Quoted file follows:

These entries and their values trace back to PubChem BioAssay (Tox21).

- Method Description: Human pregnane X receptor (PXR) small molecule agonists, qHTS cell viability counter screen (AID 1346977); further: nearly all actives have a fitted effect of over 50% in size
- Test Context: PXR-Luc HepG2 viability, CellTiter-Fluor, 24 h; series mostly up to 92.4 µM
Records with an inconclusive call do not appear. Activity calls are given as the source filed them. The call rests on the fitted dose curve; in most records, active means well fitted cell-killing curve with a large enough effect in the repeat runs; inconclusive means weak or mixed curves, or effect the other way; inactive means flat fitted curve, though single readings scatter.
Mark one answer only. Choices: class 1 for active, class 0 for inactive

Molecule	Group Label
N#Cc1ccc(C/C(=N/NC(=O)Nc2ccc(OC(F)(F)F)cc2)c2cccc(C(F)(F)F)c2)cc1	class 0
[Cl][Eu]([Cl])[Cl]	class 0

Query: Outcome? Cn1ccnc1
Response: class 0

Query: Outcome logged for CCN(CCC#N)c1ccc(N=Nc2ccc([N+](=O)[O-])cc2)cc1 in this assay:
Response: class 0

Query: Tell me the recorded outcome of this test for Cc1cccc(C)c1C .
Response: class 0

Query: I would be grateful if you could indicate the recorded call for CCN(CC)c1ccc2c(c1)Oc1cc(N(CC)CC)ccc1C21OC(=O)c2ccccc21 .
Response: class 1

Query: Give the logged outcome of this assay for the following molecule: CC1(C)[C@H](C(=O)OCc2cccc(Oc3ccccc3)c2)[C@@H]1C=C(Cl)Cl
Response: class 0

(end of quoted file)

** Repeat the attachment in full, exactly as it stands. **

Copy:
These entries and their values trace back to PubChem BioAssay (Tox21).

- Method Description: Human pregnane X receptor (PXR) small molecule agonists, qHTS cell viability counter screen (AID 1346977); further: nearly all actives have a fitted effect of over 50% in size
- Test Context: PXR-Luc HepG2 viability, CellTiter-Fluor, 24 h; series mostly up to 92.4 µM
Records with an inconclusive call do not appear. Activity calls are given as the source filed them. The call rests on the fitted dose curve; in most records, active means well fitted cell-killing curve with a large enough effect in the repeat runs; inconclusive means weak or mixed curves, or effect the other way; inactive means flat fitted curve, though single readings scatter.
Mark one answer only. Choices: class 1 for active, class 0 for inactive

Molecule	Group Label
N#Cc1ccc(C/C(=N/NC(=O)Nc2ccc(OC(F)(F)F)cc2)c2cccc(C(F)(F)F)c2)cc1	class 0
[Cl][Eu]([Cl])[Cl]	class 0

Query: Outcome? Cn1ccnc1
Response: class 0

Query: Outcome logged for CCN(CCC#N)c1ccc(N=Nc2ccc([N+](=O)[O-])cc2)cc1 in this assay:
Response: class 0

Query: Tell me the recorded outcome of this test for Cc1cccc(C)c1C .
Response: class 0

Query: I would be grateful if you could indicate the recorded call for CCN(CC)c1ccc2c(c1)Oc1cc(N(CC)CC)ccc1C21OC(=O)c2ccccc21 .
Response: class 1

Query: Give the logged outcome of this assay for the following molecule: CC1(C)[C@H](C(=O)OCc2cccc(Oc3ccccc3)c2)[C@@H]1C=C(Cl)Cl
Response: class 0